PCOS

 

A health problem that causes increase levels of Androgens, missed or irregular periods, developing cysts in ovaries, are health problems that can affect a woman’s ability to have children. This problem is referred to as Polycystic Ovary Syndrome (PCOS). The cause of PCOS is unknown, but several factors including genetics and hormonal imbalance. PCOS occurs in 5% to 10% of women and is the most common cause of Infertility in women. Often, a woman finds out about a cyst during a pelvic exam.

The main problem is a hormone called Androgens which are male hormones that females also produce. Increased levels of this hormone inhibit the development and release of eggs during ovulation. Some researchers say that insulin is linked to PCOS. Increased levels of insulin can predispose a woman to polycystic ovaries. Increase in insulin levels can cause androgens to increase. Most women with PCOS grow many small cysts on their ovaries. That is why it is called polycystic ovary syndrome. These cysts are not harmful, but can lead to hormonal imbalances.

Symptoms of PCOS tend to be mild at first and you may have only a few symptoms or a lot of them. The most common symptoms are:

  • Acne
  • Weight gain or trouble losing weight
  • Extra hair on the face and body
  • Thinning hair on the scalp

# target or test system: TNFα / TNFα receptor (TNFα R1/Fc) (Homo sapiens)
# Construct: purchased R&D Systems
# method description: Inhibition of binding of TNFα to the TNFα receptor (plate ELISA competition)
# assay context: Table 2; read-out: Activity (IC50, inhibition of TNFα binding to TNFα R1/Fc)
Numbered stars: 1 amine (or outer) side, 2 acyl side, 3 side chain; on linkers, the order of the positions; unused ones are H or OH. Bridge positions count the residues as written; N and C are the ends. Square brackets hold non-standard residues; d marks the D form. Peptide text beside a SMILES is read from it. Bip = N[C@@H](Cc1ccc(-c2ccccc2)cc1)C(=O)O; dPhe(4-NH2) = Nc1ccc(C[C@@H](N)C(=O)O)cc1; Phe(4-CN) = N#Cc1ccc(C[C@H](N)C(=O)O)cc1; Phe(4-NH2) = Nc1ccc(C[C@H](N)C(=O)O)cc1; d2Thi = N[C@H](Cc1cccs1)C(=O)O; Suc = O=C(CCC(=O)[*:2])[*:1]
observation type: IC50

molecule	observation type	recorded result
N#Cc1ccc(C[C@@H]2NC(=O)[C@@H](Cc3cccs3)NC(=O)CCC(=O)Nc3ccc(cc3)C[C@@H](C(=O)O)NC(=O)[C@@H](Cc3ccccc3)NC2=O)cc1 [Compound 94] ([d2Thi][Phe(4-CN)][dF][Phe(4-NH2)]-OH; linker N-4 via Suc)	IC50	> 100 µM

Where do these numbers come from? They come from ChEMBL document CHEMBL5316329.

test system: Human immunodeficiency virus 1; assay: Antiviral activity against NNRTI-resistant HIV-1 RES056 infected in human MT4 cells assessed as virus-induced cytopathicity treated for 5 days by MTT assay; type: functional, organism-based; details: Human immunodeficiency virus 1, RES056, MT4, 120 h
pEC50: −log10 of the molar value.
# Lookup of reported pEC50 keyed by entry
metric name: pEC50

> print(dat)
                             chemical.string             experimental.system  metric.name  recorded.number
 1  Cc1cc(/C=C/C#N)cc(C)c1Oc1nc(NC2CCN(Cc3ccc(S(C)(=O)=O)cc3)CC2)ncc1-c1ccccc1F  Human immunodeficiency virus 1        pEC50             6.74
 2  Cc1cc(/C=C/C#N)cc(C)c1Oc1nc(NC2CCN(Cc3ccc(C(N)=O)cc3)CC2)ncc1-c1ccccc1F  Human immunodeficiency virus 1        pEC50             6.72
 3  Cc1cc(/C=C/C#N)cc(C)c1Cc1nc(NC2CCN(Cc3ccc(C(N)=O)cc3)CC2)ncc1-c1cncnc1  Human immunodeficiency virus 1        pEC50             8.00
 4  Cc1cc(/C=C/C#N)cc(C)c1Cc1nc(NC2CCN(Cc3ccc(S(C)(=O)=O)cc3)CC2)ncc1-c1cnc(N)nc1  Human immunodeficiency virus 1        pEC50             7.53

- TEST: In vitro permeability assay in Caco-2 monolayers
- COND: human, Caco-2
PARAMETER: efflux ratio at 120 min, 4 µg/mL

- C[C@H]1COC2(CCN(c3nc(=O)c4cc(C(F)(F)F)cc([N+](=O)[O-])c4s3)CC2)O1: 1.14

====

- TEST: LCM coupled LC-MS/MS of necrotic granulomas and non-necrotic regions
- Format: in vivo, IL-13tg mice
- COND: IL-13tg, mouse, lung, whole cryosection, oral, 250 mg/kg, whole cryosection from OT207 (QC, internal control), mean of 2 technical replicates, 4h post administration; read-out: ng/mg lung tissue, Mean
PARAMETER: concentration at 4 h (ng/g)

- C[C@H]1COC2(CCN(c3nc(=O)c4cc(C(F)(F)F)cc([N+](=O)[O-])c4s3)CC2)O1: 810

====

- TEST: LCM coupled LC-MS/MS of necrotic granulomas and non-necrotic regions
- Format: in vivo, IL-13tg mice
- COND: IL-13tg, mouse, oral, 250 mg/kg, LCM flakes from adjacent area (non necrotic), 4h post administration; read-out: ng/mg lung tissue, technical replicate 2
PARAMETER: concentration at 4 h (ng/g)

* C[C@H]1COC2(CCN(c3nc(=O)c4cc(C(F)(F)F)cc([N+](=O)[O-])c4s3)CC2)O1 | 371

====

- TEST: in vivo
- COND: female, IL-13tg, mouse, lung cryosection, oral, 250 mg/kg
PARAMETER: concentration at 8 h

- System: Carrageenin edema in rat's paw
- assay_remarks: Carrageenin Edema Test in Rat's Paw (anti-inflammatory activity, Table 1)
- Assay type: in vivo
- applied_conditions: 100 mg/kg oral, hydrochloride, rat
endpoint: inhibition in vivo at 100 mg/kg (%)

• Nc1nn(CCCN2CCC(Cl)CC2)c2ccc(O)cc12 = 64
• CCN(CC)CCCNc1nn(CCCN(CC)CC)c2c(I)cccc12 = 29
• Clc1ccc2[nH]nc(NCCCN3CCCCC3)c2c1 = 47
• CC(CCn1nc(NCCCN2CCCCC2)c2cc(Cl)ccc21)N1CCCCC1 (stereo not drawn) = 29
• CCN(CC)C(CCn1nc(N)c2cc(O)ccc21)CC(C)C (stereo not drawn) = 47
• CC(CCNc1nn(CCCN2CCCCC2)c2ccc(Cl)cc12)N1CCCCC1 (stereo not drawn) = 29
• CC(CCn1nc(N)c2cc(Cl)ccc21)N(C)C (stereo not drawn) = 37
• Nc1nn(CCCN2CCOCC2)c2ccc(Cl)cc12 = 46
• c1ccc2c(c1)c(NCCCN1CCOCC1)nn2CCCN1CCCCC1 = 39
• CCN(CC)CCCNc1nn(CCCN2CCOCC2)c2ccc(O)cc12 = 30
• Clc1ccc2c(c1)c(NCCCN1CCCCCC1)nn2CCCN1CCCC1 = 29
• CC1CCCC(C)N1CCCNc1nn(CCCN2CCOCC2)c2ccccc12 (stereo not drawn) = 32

• Irregular and fewer periods
  • Fertility problems; trouble getting pregnant
  • Depression
  • Skin discolorations
  • High cholesterol levels
  • Elevated blood pressure
  • Multiple, small cysts in the ovaries
  • Elevated insulin levels and insulin resistance
  • Oily skin
  • Dandruff

Treatments for PCOS include Birth control pills that contain female hormones that help to regulate menstrual cycles. Contraceptives also help to lower levels of androgens. Insulin-sensitizing medications used to treat adult-onset diabetes are useful for many women with PCOS. While these medications have not been approved by the U.S. Food and Drug Administration (FDA) specifically for the treatment of PCOS, they seem to improve the regularity of menstrual cycles by lowering insulin levels. Ovulation Induction. In some women who wish to become pregnant, inducing ovulation is necessary. In current methods, the initial treatment to induce ovulation is usually an oral medication called Clomiphene citrate, which is taken for five days. If clomiphene is not effective, the next order of treatment often includes an injectable medication of gonadotropins. Lastly, Exercise helps the body use insulin more effectively and is highly recommended as well. It helps with weight loss and keeping off weight.

References:

Medicine.net. Polycystic Ovarian Syndrome. Retrieved from: http://www.medicinenet.com/polycystic_ovary/article.htm

MedlinePlus. (2010). PCOS Treatment. Retrieved from: http://www.nlm.nih.gov/medlineplus/ovariancysts.html

U.S. Department of health & Human Services. (2010). Eisenberg, E. Polycystic Ovary Syndrome (PCOS).  Retrieved from: http://www.womenshealth.gov/faq/polycystic-ovary-syndrome.cfm

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